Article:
The African Centre for Biodiversity (ACB) is deeply concerned that South Africa’s draconian corporate seed Bills were approved by the Parliamentary Select Committee on the 22nd May 2018, with no substantial changes being made. This despite a number of provinces having rejected the Bills entirely on the basis that they did not adequately serve the interests of smallholder farmers, while other provinces proposed amendments to accommodate concerns before supporting the Bills. Indeed, Provincials came under heavy fire by farmers, non-governmental organisations and the public at large because the Seed Bills ignore and undermine the significant role that smallholders can and do play in the development, maintenance and conservation of genetic and agricultural biodiversity, and in food production and provision.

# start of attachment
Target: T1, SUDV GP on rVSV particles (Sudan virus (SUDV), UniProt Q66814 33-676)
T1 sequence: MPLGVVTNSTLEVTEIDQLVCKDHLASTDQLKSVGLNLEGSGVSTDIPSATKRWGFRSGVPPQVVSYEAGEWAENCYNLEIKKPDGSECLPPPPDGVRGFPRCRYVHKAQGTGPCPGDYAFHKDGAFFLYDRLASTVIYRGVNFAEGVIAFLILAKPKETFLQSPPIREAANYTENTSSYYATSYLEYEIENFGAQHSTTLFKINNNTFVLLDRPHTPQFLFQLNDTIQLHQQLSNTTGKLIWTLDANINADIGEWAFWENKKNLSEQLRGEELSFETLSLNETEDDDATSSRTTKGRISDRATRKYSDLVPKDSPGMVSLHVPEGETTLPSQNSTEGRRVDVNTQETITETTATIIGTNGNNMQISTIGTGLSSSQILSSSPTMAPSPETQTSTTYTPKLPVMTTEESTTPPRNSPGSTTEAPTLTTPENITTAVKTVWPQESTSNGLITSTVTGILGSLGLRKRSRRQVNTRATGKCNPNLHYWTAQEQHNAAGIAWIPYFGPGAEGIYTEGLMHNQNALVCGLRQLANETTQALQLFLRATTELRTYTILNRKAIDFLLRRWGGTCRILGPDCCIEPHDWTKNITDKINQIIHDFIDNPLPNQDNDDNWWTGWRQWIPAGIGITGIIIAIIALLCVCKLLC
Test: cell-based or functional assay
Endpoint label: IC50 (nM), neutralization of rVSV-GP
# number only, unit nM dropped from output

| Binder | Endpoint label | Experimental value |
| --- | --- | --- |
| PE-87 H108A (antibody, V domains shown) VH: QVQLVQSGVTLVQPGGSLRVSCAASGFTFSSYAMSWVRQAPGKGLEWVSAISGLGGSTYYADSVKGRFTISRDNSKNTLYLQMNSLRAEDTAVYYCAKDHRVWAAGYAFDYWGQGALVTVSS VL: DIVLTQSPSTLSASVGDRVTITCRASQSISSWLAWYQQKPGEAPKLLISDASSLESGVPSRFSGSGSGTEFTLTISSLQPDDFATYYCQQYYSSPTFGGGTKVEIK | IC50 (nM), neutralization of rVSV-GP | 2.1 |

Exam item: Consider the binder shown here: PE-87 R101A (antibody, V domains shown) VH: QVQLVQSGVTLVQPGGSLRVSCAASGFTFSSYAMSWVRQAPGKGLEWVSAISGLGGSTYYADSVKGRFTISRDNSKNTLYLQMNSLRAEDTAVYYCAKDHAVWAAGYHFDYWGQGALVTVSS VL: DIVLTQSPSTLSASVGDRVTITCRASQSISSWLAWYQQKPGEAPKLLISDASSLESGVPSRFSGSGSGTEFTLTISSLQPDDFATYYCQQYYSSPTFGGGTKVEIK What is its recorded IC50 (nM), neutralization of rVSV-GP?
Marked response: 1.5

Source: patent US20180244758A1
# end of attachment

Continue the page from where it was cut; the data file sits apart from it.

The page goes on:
Press Release from the African Centre for Biodiversity
Johannesburg, Thursday 5 April 2018
Limited transparency, weak accountability, and capture by corporations and politically-connected individuals. These are features of the current South African landscape found in government’s smallholder farmer support programmes, according to a research report by African Centre for Biodiversity (ACB) released today.
The report, titled “Input supply in South Africa’s smallholder farmer support programmes: A tale of neo-apartheid plans, dodgy dealings and corporate capture” raises concerns about publicly-funded programmes that are supposed to be assisting smallholder farmers.
Genetically modified (GM) “male-sterile” mosquitoes are due to be released in Burkina Faso this year by the Target Malaria research consortium. However, Target Malaria acknowledges that there are no benefits to the proposed GM mosquito release.
The project is set to apply for a permit to make an open release of 10,000 GM Anopheles gambiae mosquitoes: most likely in the village of Bana, west of Bobo Dioulasso.
The GM mosquitoes were exported from Imperial College in London to Burkina Faso in November 2016 and are currently in “contained use” facilities.